"Lenny that Street isn't clear yet" "Looks Pretty Clear to me, not a Single Godamn Kraut in Sig-"

Comparison: http://screenshotcomparison.com/comparison/137733

I think i am improving in Photoshop, any criticism is welcome. The guy getting shot was kind of meant to be like mid way after the shot, so that is why their is not a big explosion of blood. But honestly that was just an excuse because i have no idea how to do that kind of entry wound blood splatter kind of thing, and even if i did it would look stupid as the helmet is already off the soldiers head. So i just tried to have some blood falling from the initial hit.

I like the contrast, sharpness (allthough a little overdone in places) and colors of the image, the posing is reasonable i guess and I like the angle because it lents a more dynamic feel to the scene but i wouldve liked to see at least a glimpse of the attacker to make it a little less generic.
From an editing standpoint, youre pretty much on the right track, with some shadows being where theyre supposed to be and the bulletholes looking pretty decent (even though the blood drops look off, being either too big or too inconsistent, I dont really know). Another thing is that you have to keep everything in line with the originals lighting directions. The main scenic shadow here is the one of the wall to the right, which indicates that the light is coming from slightly right behind the camera. Keeping this in mind, some shadows like the one cast by the big chunk of the broken sign are correct, while the shadow of the cannon shell on the far left isn’t. When looking at the original, i belief that the shitty and non-dynamic source drop-shadows lead you to the conclusion that painting them over with darker shadows would be the way to go, but since these shadows are not affected by the global lighting, they are basically useless for anticipating a realistic lighting situation. A great tutorial on how to make a scene lighting work from the get-go can be found HERE. Also, make sure you’re not adding shadows on blown-out, near white surfaces like skin (see the hand on the far left) because the shadow technique you’re using (I presume its the 40% grey on a layer with a multiply blendmode or the dodge and burn methode) just tones down the white, which no real shadow would do. To maximise the shadow and light edits you’re capable of doing with a pose, use this tutorial on studio lighting HERE. So In conclusion, most shadows should fall to the left, either against the wall or on the floor behind the objects, and the shadow on the main guy is a little too dark to come out of thin air ( I do that too, but you need to be at least able to see where it might be coming from for it to fit in the scene better). I hope my ramblings make any kind of coherent sense, but here you go.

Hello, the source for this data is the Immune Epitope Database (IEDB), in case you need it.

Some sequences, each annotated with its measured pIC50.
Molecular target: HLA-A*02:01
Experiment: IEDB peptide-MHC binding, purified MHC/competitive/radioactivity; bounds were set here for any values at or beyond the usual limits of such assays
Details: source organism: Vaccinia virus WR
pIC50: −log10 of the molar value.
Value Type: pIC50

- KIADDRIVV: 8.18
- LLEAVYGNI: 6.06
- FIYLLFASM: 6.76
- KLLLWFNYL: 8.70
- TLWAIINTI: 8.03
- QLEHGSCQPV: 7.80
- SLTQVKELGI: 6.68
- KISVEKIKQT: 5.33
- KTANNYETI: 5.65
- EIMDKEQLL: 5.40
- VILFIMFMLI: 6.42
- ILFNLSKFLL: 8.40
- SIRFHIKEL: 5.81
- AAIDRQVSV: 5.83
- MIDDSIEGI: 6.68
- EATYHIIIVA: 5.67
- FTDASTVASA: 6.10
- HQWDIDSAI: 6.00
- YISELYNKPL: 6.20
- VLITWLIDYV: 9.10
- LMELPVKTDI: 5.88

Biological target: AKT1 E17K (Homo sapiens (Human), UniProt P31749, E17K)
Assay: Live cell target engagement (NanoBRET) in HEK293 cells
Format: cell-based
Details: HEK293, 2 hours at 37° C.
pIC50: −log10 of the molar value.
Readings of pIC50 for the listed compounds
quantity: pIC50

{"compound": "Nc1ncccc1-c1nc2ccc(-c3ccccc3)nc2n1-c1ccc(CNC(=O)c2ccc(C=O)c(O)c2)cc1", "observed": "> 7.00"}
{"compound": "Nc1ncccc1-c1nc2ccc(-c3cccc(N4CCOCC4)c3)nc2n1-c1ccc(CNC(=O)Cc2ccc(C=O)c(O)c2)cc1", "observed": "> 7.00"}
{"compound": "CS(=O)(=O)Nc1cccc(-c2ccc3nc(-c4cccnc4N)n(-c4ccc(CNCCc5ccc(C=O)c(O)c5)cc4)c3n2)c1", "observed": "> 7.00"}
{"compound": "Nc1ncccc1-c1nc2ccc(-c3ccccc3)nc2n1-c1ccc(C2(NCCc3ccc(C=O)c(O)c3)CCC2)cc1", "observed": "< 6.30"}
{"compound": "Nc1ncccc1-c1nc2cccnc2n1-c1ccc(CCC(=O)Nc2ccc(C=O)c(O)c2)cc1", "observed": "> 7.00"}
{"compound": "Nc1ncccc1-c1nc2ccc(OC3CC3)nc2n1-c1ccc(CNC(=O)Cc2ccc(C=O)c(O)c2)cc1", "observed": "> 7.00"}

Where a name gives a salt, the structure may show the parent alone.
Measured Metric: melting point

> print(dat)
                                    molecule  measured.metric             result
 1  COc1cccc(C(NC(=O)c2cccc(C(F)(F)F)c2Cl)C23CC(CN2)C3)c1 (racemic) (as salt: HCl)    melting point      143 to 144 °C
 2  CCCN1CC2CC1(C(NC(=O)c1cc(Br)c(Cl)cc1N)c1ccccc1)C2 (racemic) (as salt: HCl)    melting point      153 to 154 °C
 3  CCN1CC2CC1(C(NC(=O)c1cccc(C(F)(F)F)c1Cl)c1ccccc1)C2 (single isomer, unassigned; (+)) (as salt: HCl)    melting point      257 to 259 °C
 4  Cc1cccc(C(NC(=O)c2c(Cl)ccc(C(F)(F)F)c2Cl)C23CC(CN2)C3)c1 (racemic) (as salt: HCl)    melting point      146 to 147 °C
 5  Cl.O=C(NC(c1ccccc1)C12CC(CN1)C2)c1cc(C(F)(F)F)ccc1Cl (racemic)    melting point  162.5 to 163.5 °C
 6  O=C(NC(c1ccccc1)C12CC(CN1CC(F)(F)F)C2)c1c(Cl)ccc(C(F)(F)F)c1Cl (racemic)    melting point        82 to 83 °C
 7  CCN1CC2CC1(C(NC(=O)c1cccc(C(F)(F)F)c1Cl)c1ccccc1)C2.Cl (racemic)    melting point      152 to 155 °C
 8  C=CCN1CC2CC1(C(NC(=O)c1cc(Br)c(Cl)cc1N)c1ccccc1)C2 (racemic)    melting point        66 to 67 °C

Thanks for the helpful reply, i will check out those tutorials. I know the shadows may not have been completely correct, but i just wanted to add them for effect. Can’t really explain, but i will try and do it more realistically next time. Also i did that lighting tutorial with all the console commands and it messed up my lamps to where they would not emit any light at all no matter what.